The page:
ARonchetti · · Mundelein, IL · Joined May 2011 · Points: 15

I would say try to figure out what it is exactly that is freaking you out while leading.

For me my usual belayer is a good deal lighter than me so I'm afraid to fall and hurt her. So I tend to have a bit more lead head at the start of a route and it gradually goes away as I climb.

Once you figure out why you're getting scared then you can start to address that.

Just my two cents.

Paul Hutton · · Dirtbaggin' western US · Joined Mar 2012 · Points: 701

Get with a partner that'll push you. Gym climbing provides more comfort with its colored holds, tape, music, and padded floors. Climb hard in the gym.

Keep the rope between your feet and the wall at all times, no matter what you're on. Our wonderful bolts tolerate 5,000+ pounds. Keep pulling toward the next hold. You fail to? Enjoy the rope swing! You can only benefit, whether you're cranking, or fallin.

The only misfortune is that you have an ignorant belayer that just freezes and can't be a functioning, moving part in the system.

pkeds · · Redondo Beach, CA · Joined Feb 2006 · Points: 30

Lots of good advice here. As someone who has a history of anxiety in and outside of climbing, I can relate. I generally find that if my anxiety outside of climbing is peaking (ebb and flow) it normally raises my anxiety while climbing. If i can reign in my overall anxiety, I notice an improvement in climbing. That being said, i have found a few climbing specific things to help.

  • find a good partner. one that carries the stoke, is supportive, a good belayer, and will help challenge and push you in climbing. if im feeling anxious that day climbing, letting my partner know where my heads at and having him/her understand helps rather than try to weasel my way out of climbing or coming up with an excuse and we'll do something more chill that day. a good belayer helps ease the mind with falling obviously.
  • i find that climbing harder sometimes(with good gear) helps me since ive found harder grades tend to be less ledge-y and requires 100% of my focus to be diverted to the movement where easier climbing requires less focus freeing up my mind to falling more.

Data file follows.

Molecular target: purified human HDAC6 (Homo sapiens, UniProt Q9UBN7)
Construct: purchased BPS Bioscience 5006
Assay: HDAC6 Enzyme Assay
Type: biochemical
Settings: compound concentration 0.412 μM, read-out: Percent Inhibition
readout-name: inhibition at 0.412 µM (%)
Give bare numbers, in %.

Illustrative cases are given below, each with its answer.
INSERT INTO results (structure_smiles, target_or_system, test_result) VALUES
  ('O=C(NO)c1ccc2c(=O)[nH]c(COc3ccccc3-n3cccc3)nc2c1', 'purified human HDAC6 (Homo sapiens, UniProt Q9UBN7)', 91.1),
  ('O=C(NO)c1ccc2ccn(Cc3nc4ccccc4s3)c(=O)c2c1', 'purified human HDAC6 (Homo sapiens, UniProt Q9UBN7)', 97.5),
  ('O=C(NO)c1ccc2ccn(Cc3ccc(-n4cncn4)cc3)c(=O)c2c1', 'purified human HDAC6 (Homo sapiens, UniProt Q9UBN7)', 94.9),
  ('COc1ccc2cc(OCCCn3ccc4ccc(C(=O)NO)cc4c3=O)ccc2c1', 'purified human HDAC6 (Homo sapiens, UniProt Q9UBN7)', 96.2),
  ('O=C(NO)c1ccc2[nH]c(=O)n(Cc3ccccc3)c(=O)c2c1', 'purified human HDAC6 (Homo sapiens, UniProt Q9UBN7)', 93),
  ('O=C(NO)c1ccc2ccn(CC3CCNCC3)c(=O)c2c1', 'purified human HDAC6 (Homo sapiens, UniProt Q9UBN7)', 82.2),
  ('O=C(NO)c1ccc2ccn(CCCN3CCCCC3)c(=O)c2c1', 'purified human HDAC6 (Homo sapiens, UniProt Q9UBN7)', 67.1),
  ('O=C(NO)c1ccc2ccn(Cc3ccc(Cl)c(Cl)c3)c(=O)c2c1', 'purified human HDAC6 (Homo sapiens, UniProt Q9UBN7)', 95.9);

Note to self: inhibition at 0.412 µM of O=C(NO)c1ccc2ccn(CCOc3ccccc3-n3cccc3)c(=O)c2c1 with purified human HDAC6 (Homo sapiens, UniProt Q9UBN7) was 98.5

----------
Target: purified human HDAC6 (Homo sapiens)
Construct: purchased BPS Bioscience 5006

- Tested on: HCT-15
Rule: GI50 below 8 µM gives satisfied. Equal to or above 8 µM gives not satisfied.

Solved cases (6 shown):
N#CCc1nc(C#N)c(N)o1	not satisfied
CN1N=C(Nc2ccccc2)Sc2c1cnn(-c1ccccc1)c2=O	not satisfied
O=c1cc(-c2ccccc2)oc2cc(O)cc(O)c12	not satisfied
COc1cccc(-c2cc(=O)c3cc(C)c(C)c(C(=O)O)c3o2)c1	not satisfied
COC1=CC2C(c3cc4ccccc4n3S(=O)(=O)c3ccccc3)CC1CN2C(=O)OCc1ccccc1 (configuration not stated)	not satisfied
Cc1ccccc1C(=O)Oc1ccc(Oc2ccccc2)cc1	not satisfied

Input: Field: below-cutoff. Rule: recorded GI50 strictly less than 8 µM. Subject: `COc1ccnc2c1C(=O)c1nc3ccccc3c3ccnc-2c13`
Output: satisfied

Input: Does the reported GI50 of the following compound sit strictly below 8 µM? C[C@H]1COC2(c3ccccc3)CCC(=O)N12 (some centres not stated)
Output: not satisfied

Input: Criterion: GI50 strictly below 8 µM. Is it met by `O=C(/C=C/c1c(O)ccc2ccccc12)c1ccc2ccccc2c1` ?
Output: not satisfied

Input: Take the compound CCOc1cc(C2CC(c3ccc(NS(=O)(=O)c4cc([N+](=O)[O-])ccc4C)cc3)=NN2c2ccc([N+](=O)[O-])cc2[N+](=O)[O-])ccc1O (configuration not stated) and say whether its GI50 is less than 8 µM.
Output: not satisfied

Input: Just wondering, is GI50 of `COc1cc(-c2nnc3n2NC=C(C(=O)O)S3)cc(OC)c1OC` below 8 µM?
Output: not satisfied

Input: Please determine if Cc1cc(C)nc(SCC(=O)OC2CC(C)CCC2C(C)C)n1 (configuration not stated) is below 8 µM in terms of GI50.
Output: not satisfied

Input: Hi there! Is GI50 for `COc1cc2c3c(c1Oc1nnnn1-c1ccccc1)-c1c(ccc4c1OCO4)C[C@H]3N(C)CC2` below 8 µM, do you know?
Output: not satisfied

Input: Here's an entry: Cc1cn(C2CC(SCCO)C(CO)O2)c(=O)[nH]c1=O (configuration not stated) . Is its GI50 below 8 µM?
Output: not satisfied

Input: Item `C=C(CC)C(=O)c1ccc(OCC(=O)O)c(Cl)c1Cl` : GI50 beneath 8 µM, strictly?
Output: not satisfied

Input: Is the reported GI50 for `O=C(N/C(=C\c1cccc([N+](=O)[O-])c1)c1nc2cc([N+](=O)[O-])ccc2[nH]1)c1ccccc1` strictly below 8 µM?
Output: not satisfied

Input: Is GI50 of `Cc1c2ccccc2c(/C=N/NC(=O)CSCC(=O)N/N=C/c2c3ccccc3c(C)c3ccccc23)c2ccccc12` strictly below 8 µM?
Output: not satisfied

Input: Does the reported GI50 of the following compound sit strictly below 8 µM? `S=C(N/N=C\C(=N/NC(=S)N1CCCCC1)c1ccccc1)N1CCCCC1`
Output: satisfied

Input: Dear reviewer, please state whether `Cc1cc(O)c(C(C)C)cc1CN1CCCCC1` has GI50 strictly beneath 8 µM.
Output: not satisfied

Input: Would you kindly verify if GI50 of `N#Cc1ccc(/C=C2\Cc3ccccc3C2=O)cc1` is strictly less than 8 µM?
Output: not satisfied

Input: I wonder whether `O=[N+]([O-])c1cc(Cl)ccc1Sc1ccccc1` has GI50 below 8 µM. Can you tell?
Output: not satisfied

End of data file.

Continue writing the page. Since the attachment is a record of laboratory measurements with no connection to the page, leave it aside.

• mileage/repetition. the more you do it, the more you get used to it. i have a hard time coming off the couch after an extended period of not leading and climbing to my fullest potential on lead. as others suggested, practicing lead falls also helps in a safe environment.
  • positive thinking/attitude, breathing techniques, and learning how to rest properly while climbing go a long way.
  • read rock warriors way
JeffMK · · Unknown Hometown · Joined Feb 2011 · Points: 240

Some guy in passing once mentioned offhandedly that "it's all mental pro anyway." While I would never suggest not making protection as bomber as reasonable nor expecting to never take a fall, but I found that if I'm about to lead something that is within my range (not pushing the grade) that this little phrase has helped me to loosen up the fear of falling and climb on.

Daniel T · · Riverside, Ca · Joined Mar 2015 · Points: 35
ARonchetti wrote:I would say try to figure out what it is exactly that is freaking you out while leading. For me my usual belayer is a good deal lighter than me so I'm afraid to fall and hurt her.
I have the same issue with my regular climbing partner.

For the OP I would suggest the Clip and Fall technique. I just heard about it, basically you climb to a bolt, clip it and then take a fall. Its a shorter controlled fall but it get you used to falling. I personally find the shorter falls to cause more anxiety than the longer falls.

Climb smart and climb often.
Christian · · Casa do Cacete · Joined Jul 2005 · Points: 1,495

Yep, positive thinking always works. Oprah and Dr Phil and The Secret said so, so it must be true.

Or you could also accept that falling on slabby climbs with crappy belayers and limited falling experience is probably a pretty realistic fear and plan accordingly.

https://www.youtube.com/watch?v=SS06JvtlAc8

Guideline #1: Don't be a jerk.